Any Al Davis speaking engagement promises a mix of historic tutoring, optimistic visions and contentious words. Tuesday's show lived up to that all.
Davis did much more than simply introduce Hue Jackson as the Raiders' ninth coach since the franchise's return to Oakland in 1995.
After a 1 1/2-hour session that was mostly calm and rational, Davis turned the proceedings into the bizarre spectacle we've come to expect. He unleashed a torrent of ammunition as to why naughty Tom Cable was done after 2 3/4 seasons as coach.
Overall, quantity overshadowed quality in what Davis said, unless you wanted to sift through the dirt he shoveled on Cable's Raiders grave.
Hue Jackson Day lasted maybe 10 minutes. After that, it was a walk through the Raiders' troubled past, with Davis saving Cable's woes for the grand finale.
Jackson and Davis spewed all the trademark optimism found at these introductory press conferences. You know, the Raiders are headed toward greatness, they've got a slew of young talent, they were oh-so-close to the playoffs and a potential Super Bowl run.
But that rhetoric got steamrolled when Davis took to task yet another ex-coach. This wasn't as bizarre as when Davis fired Lane Kiffin and promoted Tom Cable on Sept. 30, 2008. That epic, two-part press conference was highlighted by Davis displaying a letter to Kiffin demanding he cease-and-desist insubordinate behavior.
These proceedings turned odd, however,
Storytime with Al drifted into the far reaches of Cable's legal turmoil that accompanied his first year as head coach. Davis brought up the incident of Cable allegedly breaking assistant coach Randy Hanson's jaw, and then came the confusing barrage of allegations regarding Cable's treatment of women.
Davis mentioned how the threat of lawsuits cast a terrible light on the Raiders, whose lawyers apparently braced for battle. Those lawsuits weren't breaking news, not compared to Davis' dismay over Cable breaching Raiders protocol by bringing a woman on team road trips.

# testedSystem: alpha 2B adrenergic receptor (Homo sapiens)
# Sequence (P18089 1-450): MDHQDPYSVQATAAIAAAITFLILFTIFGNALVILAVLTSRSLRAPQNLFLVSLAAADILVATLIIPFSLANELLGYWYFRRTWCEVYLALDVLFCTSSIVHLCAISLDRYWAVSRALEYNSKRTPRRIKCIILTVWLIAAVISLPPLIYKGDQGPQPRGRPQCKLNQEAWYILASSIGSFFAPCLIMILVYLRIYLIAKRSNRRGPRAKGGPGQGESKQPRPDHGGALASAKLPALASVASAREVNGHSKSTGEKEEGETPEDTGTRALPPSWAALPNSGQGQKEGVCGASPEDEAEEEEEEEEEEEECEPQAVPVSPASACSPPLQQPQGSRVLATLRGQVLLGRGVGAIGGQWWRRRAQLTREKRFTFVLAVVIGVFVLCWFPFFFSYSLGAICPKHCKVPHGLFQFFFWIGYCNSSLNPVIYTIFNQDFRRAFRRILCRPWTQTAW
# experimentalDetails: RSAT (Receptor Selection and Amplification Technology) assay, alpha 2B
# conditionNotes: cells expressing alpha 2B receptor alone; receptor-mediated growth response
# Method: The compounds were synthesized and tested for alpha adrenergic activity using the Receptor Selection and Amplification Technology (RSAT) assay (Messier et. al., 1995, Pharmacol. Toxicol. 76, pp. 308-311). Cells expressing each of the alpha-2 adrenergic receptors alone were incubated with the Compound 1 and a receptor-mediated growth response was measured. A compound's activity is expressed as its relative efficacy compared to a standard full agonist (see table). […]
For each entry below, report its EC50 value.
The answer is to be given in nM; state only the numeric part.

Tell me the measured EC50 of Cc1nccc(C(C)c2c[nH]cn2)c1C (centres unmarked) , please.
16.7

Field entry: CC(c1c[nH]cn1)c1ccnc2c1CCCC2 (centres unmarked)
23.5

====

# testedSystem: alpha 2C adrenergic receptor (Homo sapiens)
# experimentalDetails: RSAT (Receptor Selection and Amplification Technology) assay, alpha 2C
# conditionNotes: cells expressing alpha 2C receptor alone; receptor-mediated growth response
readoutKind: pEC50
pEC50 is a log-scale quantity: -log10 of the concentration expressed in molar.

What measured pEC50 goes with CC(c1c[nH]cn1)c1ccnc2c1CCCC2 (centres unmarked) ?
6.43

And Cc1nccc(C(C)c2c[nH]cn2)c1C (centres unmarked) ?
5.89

"(One) lawsuit created work, stress and turmoil," Davis said in reference to allegations from one of Cable's ex-wives. "I told Tom earlier he could be fired without pay for the wrath he brought on the organization for the allegations of his treatment of women. "... I asked Tom Cable at least three or four different times if there was anything else we have to deal with."
Davis said he was surprised by an ESPN report about Cable's domestic issues early in the 2009 season.
"He knew I could throw him out without any money," Davis said of ending Cable's tenure. "There's no way he can come clean on this. He knows what he did."
What took Davis so long, then, to part ways with Cable? Davis waited until two days after the Raiders' finished 8-8, in their best season since 2002.
"We had a shot with five games to go to get in the playoffs," Davis said. "There's no telling how far we could have gone. "... With five games to go, we messed it up. Not necessarily on offense. We didn't play well enough on defense."
While Jackson is the 18th coach in Raiders history, Jason Campbell is their 18th starting quarterback since 1995. There is a correlation between that turnover at both spots.
So did Campbell show enough in 2010 to solidify the Raiders' unstable quarterback position? Both Davis and Jackson sung Campbell's praises, Davis holding firm to his pre-2010 season statement that Campbell reminds him of Jim Plunkett circa 1980.